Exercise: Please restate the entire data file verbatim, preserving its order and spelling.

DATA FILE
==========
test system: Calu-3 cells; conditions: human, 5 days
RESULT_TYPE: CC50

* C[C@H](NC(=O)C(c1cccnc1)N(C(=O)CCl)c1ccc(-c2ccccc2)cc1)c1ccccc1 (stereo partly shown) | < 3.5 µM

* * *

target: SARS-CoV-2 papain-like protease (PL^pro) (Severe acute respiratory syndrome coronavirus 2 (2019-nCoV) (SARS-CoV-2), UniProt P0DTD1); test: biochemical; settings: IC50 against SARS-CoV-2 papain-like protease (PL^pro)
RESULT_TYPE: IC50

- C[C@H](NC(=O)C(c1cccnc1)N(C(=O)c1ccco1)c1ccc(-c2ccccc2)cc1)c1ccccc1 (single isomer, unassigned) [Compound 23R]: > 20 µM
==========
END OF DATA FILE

test system: Calu-3 cells; conditions: human, 5 days
RESULT_TYPE: CC50

* C[C@H](NC(=O)C(c1cccnc1)N(C(=O)CCl)c1ccc(-c2ccccc2)cc1)c1ccccc1 (stereo partly shown) | < 3.5 µM

* * *

target: SARS-CoV-2 papain-like protease (PL^pro) (Severe acute respiratory syndrome coronavirus 2 (2019-nCoV) (SARS-CoV-2), UniProt P0DTD1); test: biochemical; settings: IC50 against SARS-CoV-2 papain-like protease (PL^pro)
RESULT_TYPE: IC50

- C[C@H](NC(=O)C(c1cccnc1)N(C(=O)c1ccco1)c1ccc(-c2ccccc2)cc1)c1ccccc1 (single isomer, unassigned) [Compound 23R]: > 20 µM